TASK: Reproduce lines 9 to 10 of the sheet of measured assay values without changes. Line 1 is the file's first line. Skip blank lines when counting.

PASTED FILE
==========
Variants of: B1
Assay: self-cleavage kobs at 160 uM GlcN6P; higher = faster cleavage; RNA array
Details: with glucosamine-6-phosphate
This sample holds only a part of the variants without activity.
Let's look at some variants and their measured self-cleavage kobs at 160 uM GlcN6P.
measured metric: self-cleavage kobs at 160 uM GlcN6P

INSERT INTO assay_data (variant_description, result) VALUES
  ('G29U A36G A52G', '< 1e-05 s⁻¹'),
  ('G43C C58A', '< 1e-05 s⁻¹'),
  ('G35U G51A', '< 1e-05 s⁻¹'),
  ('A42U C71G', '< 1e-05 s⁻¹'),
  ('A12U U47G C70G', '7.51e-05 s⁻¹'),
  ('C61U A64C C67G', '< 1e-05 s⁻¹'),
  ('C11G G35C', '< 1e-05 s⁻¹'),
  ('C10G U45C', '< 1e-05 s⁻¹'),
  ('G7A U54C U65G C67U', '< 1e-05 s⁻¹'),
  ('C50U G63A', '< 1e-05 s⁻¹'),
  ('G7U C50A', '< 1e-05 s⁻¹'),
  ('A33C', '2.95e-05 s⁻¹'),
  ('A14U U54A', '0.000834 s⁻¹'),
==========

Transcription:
  ('G43C C58A', '< 1e-05 s⁻¹'),
  ('G35U G51A', '< 1e-05 s⁻¹'),